The artwork of Breck Rothage is collected all over the world and even displayed alongside original works of Picasso and Chagall. His art is known for being refined and elegant, yet powerful. The images command one to look … and look again.
Breck is most widely known for his interpretations of vintage automobiles and musical instruments — in a very graphic, yet simplistic form. Having made his sole living at this for the past 13 years, he has just recently re-defined his method, style and subject matter.
Pure Southern California Coast is the focus. “I love the sights, sounds and smells of the coastline.” The interaction of the sea and shore give constant changes in detail, composition, color and contrast.
The challenge of the subject matter. As a photographer, one generally looks at subject matter, then composition — including the angle of light and its intensity or color. Once that is established, it is a matter of focusing sharply and exposing correctly.
The composition, the focal point and the reflected light can change dramatically in a nanosecond on the coastline. The movement of the water — up, down, forward, back and side to side is ever changing that which is in sharp focus. The exposure, being set for a lot of deep dark blue sea, can be turned dramatically when a rush of bright white foam comes into the frame and causes an overexposed image. “It’s like trying to ride a wild and angry bumble bee.” It is quite the challenge when all this is constantly changing at a sometimes furious pace.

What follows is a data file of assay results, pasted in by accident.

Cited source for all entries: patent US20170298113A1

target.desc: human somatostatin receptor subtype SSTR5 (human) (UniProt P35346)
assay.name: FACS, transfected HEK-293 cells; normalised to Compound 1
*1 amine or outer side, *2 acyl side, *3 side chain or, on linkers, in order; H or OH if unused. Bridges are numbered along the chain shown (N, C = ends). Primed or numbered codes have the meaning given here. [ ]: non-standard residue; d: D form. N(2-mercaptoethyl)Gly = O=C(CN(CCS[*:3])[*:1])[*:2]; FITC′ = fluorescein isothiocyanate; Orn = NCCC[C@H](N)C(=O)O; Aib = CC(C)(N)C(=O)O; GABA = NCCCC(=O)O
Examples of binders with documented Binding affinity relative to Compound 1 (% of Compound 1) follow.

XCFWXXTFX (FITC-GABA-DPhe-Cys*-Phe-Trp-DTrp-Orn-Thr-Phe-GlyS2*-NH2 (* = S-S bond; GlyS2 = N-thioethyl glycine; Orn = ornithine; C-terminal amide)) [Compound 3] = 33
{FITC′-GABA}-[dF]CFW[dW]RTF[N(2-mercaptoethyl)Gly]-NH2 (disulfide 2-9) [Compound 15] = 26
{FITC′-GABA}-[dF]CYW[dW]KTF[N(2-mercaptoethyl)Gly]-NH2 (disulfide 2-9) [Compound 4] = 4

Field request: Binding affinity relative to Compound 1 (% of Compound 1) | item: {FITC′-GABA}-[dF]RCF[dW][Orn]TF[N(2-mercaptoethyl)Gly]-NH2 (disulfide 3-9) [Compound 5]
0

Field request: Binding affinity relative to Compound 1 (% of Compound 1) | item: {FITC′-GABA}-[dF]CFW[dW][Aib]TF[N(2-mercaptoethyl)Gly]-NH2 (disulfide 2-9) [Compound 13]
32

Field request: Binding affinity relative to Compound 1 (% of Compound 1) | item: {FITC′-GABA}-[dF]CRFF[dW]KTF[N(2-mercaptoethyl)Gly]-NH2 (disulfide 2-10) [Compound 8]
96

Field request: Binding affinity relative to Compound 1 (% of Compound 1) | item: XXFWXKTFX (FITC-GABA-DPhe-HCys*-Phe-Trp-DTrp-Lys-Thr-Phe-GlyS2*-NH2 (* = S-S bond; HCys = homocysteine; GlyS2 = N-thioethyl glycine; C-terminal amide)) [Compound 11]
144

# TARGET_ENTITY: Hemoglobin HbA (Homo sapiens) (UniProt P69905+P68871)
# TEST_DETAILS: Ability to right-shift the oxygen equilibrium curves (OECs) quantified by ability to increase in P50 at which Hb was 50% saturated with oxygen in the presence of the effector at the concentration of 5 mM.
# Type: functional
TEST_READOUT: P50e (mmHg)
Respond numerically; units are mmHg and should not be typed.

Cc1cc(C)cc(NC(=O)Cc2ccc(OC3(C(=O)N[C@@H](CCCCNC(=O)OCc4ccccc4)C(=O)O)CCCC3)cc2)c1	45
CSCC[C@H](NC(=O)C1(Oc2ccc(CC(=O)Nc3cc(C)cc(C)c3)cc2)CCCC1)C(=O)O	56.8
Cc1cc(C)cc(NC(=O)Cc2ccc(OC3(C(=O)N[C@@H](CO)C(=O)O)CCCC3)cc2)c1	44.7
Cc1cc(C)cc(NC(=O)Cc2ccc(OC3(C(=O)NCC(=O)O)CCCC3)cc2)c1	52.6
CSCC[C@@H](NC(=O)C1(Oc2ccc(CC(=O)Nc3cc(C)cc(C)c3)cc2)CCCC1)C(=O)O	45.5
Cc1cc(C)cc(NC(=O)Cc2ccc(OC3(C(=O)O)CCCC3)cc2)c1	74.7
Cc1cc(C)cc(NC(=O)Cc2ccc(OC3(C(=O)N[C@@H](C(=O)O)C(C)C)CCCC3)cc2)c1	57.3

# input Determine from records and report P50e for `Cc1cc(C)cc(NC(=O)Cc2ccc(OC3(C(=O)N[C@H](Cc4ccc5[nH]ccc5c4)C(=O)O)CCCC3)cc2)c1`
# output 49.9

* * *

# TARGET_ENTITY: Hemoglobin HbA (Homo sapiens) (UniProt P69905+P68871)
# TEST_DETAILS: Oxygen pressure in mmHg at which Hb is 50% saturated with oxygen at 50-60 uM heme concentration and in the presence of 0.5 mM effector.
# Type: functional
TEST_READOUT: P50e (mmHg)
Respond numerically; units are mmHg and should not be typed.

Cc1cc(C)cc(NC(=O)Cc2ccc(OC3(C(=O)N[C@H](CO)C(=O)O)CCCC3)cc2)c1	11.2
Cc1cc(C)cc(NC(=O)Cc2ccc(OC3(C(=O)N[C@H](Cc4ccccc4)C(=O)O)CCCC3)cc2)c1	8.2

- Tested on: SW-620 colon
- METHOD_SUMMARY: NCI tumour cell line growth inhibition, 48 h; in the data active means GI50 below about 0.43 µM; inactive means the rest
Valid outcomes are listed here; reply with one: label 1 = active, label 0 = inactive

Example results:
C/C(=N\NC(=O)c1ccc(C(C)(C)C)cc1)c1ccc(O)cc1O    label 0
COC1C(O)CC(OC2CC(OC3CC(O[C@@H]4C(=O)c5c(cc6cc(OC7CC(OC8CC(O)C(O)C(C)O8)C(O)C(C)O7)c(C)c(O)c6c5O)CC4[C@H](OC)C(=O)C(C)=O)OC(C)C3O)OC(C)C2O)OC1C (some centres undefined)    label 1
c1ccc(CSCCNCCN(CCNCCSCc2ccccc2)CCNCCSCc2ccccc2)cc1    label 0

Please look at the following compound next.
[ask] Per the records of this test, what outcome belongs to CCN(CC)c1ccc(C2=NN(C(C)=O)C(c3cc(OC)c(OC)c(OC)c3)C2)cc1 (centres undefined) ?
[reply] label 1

Focusing on the Southern California Coast brings with it the sight of some landmarks as well. Landmarks can hold some dear memories for so many people, as well as conjure up our imagination of eras gone by.
Having never studied photography, Breck bought his first camera in the fall of 2001 — a 4 megapixel Olympus E10 — and was so excited to get it, but immediately wondered what all of the dials and buttons were for. “I didn’t have the patience to sit in a class, but did have the patience — and tenacity — to go out and learn by trial and error — and digging into research as prompted by curiosity.”
Breck has a long history of creativity, from designing and building custom furniture, building world class sailboats and even being a sauté chef. Having the tendency to see things differently and to bring out the best, he looks forward to the road ahead.
“I am absolutely ‘loving’ what I’m doing.”